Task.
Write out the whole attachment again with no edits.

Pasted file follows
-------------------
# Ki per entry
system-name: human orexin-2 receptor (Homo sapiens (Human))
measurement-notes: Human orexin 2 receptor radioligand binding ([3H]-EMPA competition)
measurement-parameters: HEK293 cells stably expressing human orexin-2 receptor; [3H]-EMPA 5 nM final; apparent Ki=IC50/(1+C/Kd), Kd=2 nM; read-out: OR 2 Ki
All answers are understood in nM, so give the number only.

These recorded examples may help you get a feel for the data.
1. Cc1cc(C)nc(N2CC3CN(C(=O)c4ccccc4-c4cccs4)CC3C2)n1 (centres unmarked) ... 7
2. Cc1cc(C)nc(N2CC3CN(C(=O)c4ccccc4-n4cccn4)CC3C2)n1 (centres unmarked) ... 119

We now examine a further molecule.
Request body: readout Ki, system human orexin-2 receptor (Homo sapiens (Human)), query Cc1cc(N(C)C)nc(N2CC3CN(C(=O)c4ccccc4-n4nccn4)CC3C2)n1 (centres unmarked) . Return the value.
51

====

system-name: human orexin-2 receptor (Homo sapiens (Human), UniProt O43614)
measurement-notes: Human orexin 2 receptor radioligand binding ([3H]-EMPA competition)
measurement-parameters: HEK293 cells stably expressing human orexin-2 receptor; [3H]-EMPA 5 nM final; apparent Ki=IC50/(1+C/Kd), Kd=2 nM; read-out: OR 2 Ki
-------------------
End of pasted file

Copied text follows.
# Ki per entry
system-name: human orexin-2 receptor (Homo sapiens (Human))
measurement-notes: Human orexin 2 receptor radioligand binding ([3H]-EMPA competition)
measurement-parameters: HEK293 cells stably expressing human orexin-2 receptor; [3H]-EMPA 5 nM final; apparent Ki=IC50/(1+C/Kd), Kd=2 nM; read-out: OR 2 Ki
All answers are understood in nM, so give the number only.

These recorded examples may help you get a feel for the data.
1. Cc1cc(C)nc(N2CC3CN(C(=O)c4ccccc4-c4cccs4)CC3C2)n1 (centres unmarked) ... 7
2. Cc1cc(C)nc(N2CC3CN(C(=O)c4ccccc4-n4cccn4)CC3C2)n1 (centres unmarked) ... 119

We now examine a further molecule.
Request body: readout Ki, system human orexin-2 receptor (Homo sapiens (Human)), query Cc1cc(N(C)C)nc(N2CC3CN(C(=O)c4ccccc4-n4nccn4)CC3C2)n1 (centres unmarked) . Return the value.
51

====

system-name: human orexin-2 receptor (Homo sapiens (Human), UniProt O43614)
measurement-notes: Human orexin 2 receptor radioligand binding ([3H]-EMPA competition)
measurement-parameters: HEK293 cells stably expressing human orexin-2 receptor; [3H]-EMPA 5 nM final; apparent Ki=IC50/(1+C/Kd), Kd=2 nM; read-out: OR 2 Ki